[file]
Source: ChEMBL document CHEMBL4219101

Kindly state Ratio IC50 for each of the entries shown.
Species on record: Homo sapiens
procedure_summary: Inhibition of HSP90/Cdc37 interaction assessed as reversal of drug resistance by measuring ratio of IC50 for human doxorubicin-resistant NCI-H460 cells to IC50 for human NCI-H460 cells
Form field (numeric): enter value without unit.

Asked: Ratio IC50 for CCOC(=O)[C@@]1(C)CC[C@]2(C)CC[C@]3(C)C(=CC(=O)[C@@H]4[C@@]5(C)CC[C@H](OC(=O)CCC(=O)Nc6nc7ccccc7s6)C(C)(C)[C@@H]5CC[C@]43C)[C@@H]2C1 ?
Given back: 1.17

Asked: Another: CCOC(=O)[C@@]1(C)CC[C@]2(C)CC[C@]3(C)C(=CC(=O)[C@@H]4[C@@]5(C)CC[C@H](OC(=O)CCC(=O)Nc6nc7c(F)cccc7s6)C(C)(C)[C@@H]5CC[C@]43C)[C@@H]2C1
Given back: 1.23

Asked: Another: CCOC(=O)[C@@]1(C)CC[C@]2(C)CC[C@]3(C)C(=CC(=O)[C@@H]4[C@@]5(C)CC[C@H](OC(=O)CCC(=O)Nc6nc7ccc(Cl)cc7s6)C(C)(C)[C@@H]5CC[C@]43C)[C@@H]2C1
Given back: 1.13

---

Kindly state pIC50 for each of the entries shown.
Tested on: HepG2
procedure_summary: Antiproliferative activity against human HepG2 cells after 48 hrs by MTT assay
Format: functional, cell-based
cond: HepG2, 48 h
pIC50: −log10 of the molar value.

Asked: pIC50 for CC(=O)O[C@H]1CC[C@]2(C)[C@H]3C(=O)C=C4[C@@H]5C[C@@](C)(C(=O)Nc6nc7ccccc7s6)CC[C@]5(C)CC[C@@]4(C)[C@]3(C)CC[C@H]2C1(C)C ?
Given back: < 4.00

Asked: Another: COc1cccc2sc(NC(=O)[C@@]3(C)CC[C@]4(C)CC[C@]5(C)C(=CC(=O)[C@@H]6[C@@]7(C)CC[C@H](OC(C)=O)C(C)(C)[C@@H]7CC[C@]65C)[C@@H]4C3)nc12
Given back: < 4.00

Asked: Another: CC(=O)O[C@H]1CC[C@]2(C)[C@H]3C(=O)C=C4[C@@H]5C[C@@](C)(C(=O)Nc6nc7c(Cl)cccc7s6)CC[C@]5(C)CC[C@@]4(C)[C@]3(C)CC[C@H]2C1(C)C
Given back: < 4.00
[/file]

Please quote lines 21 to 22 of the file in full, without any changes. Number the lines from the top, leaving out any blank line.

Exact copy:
Asked: Another: COc1cccc2sc(NC(=O)[C@@]3(C)CC[C@]4(C)CC[C@]5(C)C(=CC(=O)[C@@H]6[C@@]7(C)CC[C@H](OC(C)=O)C(C)(C)[C@@H]7CC[C@]65C)[C@@H]4C3)nc12
Given back: < 4.00